Thousands of youth within San Diego County are struggling through severe adversity. Lack of food or shelter, separation from family, abuse and neglect are just some of the struggles they face on a daily basis. These extreme circumstances cause some to succumb to the temptations of gangs, substances or criminal activity. These outward choices reflect an internal struggle.
This internal struggle is characterized by an excessive amount of anger, guilt, stress, fear and grief. Many react with aggression without regard for the well-being of themselves of others, while others have lost hope for their lives to improve and have become apathetic. The amount of discomfort they experience is often overwhelming and many have underdeveloped or detrimental critical thinking, problem solving and decision making skills.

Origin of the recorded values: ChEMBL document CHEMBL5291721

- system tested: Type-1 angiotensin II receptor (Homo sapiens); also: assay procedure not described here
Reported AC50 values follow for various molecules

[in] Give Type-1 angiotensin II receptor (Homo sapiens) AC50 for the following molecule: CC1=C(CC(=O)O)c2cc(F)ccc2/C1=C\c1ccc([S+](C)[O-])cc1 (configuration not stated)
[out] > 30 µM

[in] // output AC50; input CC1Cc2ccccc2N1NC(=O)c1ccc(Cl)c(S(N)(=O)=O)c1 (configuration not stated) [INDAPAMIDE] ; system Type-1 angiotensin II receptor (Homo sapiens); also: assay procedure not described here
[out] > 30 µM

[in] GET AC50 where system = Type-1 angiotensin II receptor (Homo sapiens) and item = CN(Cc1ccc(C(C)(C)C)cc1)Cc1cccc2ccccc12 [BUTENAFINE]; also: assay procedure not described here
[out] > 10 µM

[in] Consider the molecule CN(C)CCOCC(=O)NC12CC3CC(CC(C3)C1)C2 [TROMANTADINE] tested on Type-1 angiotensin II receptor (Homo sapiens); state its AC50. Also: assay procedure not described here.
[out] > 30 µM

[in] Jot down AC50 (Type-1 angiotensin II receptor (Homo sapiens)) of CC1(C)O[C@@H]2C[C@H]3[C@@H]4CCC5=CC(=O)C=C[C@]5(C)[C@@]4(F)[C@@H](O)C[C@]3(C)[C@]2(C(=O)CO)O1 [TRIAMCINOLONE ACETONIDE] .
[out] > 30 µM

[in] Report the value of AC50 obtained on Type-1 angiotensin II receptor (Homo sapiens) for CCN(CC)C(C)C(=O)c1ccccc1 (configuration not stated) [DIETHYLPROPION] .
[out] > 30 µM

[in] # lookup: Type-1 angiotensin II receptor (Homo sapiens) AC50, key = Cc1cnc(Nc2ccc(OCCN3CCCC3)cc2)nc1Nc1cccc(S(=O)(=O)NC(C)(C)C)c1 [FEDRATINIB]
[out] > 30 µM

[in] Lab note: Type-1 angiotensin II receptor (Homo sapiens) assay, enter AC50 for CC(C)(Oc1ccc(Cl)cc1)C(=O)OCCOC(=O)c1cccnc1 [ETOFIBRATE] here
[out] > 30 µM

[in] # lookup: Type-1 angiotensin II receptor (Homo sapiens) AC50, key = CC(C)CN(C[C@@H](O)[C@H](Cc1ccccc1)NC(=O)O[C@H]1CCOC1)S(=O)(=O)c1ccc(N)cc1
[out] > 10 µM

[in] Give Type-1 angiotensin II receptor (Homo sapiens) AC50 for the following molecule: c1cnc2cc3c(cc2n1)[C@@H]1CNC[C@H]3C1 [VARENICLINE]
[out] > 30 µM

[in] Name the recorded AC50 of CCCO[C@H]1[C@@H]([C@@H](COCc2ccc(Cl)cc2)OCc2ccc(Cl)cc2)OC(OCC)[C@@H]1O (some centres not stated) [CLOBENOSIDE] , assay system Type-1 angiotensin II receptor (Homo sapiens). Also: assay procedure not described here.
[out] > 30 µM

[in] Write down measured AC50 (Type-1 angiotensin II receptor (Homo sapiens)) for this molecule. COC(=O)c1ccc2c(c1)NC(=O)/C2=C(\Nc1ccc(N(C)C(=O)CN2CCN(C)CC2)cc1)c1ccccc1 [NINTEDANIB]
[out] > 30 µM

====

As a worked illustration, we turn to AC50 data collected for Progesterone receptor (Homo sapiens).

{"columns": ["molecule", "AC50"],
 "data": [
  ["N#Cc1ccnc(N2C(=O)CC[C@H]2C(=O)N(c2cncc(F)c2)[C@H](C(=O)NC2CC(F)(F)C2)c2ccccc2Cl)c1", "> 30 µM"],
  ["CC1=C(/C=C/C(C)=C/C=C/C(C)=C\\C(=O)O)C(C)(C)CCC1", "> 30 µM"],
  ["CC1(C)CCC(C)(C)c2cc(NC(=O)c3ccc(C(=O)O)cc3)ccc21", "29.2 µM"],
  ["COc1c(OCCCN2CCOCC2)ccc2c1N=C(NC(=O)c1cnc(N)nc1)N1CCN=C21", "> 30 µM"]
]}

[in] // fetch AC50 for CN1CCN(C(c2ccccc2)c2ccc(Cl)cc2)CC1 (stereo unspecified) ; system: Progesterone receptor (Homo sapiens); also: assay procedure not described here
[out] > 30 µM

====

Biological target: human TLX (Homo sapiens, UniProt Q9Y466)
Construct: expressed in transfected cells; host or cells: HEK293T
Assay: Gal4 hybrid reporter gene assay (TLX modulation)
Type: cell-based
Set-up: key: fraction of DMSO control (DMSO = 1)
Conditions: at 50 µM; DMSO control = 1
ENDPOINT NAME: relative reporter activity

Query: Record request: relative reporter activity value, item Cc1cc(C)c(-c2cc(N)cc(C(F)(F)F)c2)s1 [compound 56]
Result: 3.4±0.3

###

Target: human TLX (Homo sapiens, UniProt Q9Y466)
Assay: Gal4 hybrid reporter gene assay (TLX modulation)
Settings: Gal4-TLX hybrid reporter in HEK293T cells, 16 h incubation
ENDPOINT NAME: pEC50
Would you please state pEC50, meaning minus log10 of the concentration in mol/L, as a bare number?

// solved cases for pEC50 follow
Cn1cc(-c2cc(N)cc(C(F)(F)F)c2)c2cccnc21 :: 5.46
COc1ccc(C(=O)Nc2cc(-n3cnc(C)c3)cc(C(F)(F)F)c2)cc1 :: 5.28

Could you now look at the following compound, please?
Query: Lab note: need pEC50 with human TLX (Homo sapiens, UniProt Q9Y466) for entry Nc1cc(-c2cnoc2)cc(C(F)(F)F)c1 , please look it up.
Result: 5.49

If these students do make it to school, they are rarely calm, comfortable or prepared to listen and learn. Often they exhibit behavioral problems in the classroom or on campus that negatively impact the learning environment for themselves and the students around them. Typically, these students are sent to detention or removed from the classroom, which does not allow them to truly learn how to responsibly manage their thoughts, emotions and behaviors.
This cycle is damaging for all of us, whether it affects the education of other youth or generates increased crime or substance abuse in our communities. Their struggle affects us all.
While adversity is inevitable, youth still have the capacity for progress but they need a vision and path towards a better way of living in order to do so. They need opportunities to develop essential life skills, which will help them navigate the inevitable challenges of life more effectively.